More and more employees are being given access to the enterprise network. They are being encouraged to use their personal devices—SmartPhones, iPhones, iPads and devices of the ilk—to connect with the network, applications and/or data and work out of wherever they are. Mobility is seen as a business driver. It is seen as a factor that keeps the enterprise competitive in the marketplace.
However, in the scramble to remain ahead of the race, the enterprise must not sacrifice security. It is important to identify and understand the security gaps that come with mobility. The vulnerability points must be recognized and plugged accordingly.
At the outset, enterprises must have a relook at the way in which mobile applications are being developed in their organization. Invariably, enterprises turn to third party mobile application developers for their needs. This is because mobile application development skills are scarce and the market for it is large. The developers have little or no experience in managing enterprise security and very little appreciation for it. As a consequence, even enterprises with well established software life cycle development (SLDC) practices find themselves at the mercy of these mobile application developers. A single functionality may be separately developed for different platforms and different devices due to lack of a centralized, unified, holistic perspective on mobile application development. This results in the deployment of insecure applications.
What is to be done? Mobile application development should be centrally coordinated from within the enterprise or by a single third party agency– such as Asigra powered, Securstore Cloud backup service. While mobile application development is not very different from the development of traditional client server applications, mobile applications incorporate powerful tracking features, and many mobile applications are being pushed out to customers of the enterprise. There is a larger public access with increased security demands that must be addressed. The application must ensure that no data is stored on the mobile device in an unencrypted format or transmitted online without encryption. Complex permission and communication schemes will have to be designed and implemented in the product for security.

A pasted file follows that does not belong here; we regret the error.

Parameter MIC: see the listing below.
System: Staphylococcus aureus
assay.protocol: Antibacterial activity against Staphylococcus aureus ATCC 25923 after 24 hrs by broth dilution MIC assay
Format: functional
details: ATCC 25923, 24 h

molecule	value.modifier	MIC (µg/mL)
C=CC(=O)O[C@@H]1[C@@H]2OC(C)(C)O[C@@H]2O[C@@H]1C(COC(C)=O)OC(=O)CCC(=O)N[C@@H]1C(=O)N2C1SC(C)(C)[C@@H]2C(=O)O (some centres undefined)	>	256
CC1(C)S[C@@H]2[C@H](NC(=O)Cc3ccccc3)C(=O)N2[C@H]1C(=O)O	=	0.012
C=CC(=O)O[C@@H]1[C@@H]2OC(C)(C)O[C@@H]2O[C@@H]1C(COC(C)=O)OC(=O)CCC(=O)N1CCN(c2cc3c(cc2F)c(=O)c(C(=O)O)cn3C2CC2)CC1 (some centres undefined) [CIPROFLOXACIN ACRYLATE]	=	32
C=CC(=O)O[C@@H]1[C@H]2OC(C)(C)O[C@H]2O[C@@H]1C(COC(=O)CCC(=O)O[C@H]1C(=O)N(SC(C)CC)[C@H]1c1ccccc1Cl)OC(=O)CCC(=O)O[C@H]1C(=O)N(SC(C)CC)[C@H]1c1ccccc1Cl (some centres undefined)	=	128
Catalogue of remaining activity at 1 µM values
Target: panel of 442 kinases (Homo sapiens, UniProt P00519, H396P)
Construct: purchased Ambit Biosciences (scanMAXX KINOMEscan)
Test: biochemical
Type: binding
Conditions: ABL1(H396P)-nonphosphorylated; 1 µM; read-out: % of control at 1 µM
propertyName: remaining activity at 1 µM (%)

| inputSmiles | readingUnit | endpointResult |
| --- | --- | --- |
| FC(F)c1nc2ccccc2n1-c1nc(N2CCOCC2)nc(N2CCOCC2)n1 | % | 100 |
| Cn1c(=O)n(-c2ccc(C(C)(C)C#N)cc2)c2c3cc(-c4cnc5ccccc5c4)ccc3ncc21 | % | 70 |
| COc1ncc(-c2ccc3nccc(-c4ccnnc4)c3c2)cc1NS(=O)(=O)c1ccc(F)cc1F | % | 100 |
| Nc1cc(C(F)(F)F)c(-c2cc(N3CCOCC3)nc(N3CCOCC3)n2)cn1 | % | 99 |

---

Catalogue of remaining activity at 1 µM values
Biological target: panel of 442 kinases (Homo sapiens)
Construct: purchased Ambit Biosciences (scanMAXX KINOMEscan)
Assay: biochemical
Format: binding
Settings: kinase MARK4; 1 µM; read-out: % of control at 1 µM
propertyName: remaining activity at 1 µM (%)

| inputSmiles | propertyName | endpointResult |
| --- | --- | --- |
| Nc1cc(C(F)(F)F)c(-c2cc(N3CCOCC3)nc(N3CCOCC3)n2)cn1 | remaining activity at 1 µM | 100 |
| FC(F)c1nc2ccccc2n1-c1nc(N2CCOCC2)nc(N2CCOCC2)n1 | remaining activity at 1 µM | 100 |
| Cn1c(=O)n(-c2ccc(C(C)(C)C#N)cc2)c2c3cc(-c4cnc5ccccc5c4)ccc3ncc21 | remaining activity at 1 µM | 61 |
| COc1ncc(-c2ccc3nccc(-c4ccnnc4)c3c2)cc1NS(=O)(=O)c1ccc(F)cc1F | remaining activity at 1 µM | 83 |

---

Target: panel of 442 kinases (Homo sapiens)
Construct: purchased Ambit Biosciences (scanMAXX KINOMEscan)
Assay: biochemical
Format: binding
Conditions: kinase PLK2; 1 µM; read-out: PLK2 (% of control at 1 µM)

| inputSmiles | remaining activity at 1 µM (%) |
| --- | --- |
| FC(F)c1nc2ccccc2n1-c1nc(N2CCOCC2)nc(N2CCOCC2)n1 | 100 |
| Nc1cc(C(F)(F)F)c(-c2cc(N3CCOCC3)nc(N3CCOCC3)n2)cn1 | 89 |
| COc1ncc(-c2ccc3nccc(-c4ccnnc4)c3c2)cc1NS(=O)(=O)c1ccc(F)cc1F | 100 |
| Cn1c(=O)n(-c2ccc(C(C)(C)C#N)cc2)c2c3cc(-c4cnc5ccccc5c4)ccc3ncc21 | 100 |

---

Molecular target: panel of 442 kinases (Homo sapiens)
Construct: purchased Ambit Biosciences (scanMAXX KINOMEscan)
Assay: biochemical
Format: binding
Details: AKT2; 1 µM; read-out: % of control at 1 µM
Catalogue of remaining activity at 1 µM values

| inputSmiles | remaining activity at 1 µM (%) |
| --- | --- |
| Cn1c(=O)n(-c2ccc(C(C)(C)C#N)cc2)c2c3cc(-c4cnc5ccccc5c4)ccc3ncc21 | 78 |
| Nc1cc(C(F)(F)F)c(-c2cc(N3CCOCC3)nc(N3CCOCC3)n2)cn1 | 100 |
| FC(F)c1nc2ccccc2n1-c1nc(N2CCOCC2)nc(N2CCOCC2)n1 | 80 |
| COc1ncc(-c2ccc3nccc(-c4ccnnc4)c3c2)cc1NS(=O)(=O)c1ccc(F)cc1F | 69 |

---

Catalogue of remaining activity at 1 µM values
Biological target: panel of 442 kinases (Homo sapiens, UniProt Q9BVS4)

Mobile application best practices will reduce the number of security related incidents that will have to be faced by the enterprise. It is ok to be slow in mobile adoption, if lagging performance is due to effective implementation of security policies. Security conscious enterprises will experience fewer security breaches, a positive return on their investments and fewer audit problems in the long run.